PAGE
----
Pubdate: Thu, 08 Nov 2012
Source: Olympian, The (WA)
Copyright: 2012 The Olympian


Individual American voters overcame natural disasters and persevered 
standing in long lineups for hours this week just to make their 
voices heard, putting the 2012 presidential election into the history books.

Well, almost.

Not all of the votes have been counted here in the state of 
Washington, and the outcome of several key races will depend on 
late-arriving ballots over the next few days. We may not know the 
name of our next governor until tomorrow, or sometime next week.

In our state, history is still in process.

That's because Washington only requires ballots to be postmarked by 8 
p.m. on Election Day, not actually be in the hands of county election 
officers. It is something the 2013 Legislature can and should change 

Not every question posed on the Nov. 6 ballot has been answered, but 
Washingtonians do have some clarity today.

* President Barack Obama will lead an ailing nation through another 
four years with an unchanged congressional composite. The House 
remained in control of a sharply divided majority of Republicans, 
while Democrats added to a slim margin in the Senate.

If the numbers didn't change, Americans can only hope that attitudes will.

For two years, House Republicans made it their No. 1 mission to 
thwart the president at every opportunity, stalling any productive 
action in hopes of pushing Mitt Romney into the White House. It 
didn't work, and it has delayed economic recovery.

Can Republicans reconcile the disparate factions of Libertarians who 
want smaller government and fewer taxes with the party's extreme 
fundamentalists on social issues? If Republicans expect to remain 
relevant in the 21st century - while white, middle-age males slowly 
lose their traditional position of privilege to the browning of 
America - it must examine its views on immigration and women's issues.

But first, House Republicans must show a willingness to work for the 
nation's common good, as Romney cajoled them to do in his concession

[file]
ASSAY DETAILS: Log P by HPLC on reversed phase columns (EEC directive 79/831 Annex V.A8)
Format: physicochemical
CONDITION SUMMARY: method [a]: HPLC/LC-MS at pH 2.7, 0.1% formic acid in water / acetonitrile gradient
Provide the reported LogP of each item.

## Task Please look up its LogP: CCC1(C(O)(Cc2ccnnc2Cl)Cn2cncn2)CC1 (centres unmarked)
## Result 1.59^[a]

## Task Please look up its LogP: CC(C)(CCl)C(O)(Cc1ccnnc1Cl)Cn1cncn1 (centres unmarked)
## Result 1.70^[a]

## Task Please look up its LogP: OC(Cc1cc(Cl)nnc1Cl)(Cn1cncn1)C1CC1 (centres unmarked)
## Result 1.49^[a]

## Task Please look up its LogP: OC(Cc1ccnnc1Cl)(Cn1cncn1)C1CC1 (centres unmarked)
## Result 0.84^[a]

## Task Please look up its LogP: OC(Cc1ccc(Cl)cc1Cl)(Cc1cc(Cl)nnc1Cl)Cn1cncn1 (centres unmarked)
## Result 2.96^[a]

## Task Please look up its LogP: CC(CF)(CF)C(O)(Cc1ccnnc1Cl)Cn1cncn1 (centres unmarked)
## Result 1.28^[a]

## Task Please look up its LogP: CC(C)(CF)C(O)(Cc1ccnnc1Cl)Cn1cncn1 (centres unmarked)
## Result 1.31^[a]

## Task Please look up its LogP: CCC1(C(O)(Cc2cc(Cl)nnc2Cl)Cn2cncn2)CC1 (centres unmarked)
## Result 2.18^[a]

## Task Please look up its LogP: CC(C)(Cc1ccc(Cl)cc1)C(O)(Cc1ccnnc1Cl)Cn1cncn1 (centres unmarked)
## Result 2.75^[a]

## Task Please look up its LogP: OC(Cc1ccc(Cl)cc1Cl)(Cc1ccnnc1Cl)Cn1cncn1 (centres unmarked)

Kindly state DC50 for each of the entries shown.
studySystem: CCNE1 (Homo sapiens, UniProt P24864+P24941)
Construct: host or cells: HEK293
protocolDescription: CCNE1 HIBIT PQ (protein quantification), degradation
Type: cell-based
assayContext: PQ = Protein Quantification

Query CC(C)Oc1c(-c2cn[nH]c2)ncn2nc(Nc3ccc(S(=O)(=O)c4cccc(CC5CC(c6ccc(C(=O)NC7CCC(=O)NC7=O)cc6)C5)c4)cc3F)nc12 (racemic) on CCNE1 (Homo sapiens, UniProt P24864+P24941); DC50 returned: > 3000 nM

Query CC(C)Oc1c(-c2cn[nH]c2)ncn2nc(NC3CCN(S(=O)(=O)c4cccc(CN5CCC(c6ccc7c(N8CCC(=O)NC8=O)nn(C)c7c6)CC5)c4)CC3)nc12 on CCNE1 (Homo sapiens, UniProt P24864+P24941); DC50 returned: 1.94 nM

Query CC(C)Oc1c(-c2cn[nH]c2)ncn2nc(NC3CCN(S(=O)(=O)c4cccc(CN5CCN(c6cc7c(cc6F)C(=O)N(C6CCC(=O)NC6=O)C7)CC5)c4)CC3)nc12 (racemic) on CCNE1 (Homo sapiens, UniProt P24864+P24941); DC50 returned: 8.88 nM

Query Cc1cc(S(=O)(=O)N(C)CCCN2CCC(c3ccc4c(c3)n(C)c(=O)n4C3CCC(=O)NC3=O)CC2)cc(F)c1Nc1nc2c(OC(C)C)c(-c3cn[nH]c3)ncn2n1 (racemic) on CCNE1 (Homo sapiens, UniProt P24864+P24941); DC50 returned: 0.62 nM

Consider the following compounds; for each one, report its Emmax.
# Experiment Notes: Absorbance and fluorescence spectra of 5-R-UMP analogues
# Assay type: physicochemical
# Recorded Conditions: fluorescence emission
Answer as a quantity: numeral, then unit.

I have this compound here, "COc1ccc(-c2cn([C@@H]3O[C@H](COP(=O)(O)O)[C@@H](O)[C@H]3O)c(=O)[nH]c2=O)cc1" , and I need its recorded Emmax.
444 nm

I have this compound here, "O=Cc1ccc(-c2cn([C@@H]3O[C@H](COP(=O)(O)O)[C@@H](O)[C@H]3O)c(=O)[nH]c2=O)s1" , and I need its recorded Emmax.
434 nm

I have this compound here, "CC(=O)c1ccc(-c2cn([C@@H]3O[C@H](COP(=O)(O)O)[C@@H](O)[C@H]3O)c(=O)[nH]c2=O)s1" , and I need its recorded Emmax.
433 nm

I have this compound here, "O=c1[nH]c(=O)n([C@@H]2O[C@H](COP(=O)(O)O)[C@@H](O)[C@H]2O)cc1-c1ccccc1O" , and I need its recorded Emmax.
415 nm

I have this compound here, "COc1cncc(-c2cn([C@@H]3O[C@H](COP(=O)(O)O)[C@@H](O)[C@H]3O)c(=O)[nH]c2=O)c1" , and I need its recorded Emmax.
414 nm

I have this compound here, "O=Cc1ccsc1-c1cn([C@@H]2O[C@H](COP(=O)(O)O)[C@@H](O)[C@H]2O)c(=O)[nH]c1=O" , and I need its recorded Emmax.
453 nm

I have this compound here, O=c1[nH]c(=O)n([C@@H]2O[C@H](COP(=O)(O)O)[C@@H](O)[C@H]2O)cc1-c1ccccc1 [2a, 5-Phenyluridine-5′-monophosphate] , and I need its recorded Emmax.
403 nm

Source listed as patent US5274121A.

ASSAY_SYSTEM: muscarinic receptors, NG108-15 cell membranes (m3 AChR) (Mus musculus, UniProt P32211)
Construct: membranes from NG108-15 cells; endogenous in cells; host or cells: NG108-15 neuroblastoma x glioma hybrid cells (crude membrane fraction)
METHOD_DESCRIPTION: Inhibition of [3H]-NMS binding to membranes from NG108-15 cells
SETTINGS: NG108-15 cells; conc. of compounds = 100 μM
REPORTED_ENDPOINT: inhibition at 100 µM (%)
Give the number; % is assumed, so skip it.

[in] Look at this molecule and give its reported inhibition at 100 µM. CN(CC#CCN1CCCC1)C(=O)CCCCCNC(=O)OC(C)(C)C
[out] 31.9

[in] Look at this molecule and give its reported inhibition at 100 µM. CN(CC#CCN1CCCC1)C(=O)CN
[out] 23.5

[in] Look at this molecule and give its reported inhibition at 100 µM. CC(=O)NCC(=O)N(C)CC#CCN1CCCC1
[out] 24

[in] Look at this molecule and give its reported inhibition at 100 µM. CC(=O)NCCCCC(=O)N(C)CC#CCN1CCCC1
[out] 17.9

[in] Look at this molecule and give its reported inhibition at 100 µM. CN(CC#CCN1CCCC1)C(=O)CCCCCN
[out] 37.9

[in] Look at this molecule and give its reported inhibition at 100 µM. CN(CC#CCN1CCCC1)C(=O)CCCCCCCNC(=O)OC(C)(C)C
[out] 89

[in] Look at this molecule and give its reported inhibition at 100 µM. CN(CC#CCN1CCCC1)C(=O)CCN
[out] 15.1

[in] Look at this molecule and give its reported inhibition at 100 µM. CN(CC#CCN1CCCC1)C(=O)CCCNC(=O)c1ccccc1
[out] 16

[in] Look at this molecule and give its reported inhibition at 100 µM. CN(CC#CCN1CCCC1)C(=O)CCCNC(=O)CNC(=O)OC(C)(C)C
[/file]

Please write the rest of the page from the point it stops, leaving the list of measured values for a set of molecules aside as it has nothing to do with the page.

speech Tuesday night.

"The nation, as you know, is at a critical point. At a time like this 
we can't risk partisan bickering and political posturing. Our leaders 
have to reach across the aisle to do the people's work, and we 
citizens also have to rise to occasion," Romney said, even while 
House Majority Leader Mitch McConnell was rattling his sabre.

* Maybe Olympia's Denny Heck can make a difference in Congress as the 
first-ever elected representative from the newly created 10th 
Congressional District.

The Democrat was running well ahead of GOP challenger Dick Muri, as 
he should. Ultra-conservative Muri ran a campaign woefully out of 
touch with the 10th constituency, especially on social issues.

Heck campaigned on the idea that only voters could change the extreme 
partisanship in the other Washington by sending representatives like 
him who will focus on problem solving, not party politics. He's 
right, and now it's a big job ahead of him to deliver on that promise.

* Thurston County voters made history on Election Day by helping to 
pass Referendum 74, giving statewide approval to the state's same-sex 
marriage law.

Washington joined Maine and Maryland among states permitting same-sex 
couples to marry. Thurston voters were overwhelmingly in favor. The 
Washington and Maryland votes are the first to approve of gay 
marriage by a majority of a state's voters, rather than through 
legislative action only.

Having pushed the rock to the top of the hill, it won't be long now 
before other states follow suit, and someday most Americans won't 
think twice about same-sex marriages. Over time, Washington's law 
will demonstrate that yesterday's fears about marriage equality were baseless.

* Washington also made history on another front. Voters approved 
Initiative 502, which decriminalizes small amounts of marijuana for 
people over 21. Voters in Colorado passed a similar measure.

The marijuana initiative is unlikely to create any immediate changes. 
The state law, along with Washington's medical marijuana law, still 
conflicts with the classification of marijuana as a narcotic under 
federal statutes. Until the feds reclassify marijuana, the regulated 
growing, distributing and selling of pot will not occur freely.

The real value of I-502 lies in furthering the national conversation 
about prohibition of a substance proven less harmful than alcohol, 
and the violent criminal activity resulting from its ban. Tuesday's 
vote was a progressive step on a long road toward acceptance.
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MAP posted-by: Jay Bergstrom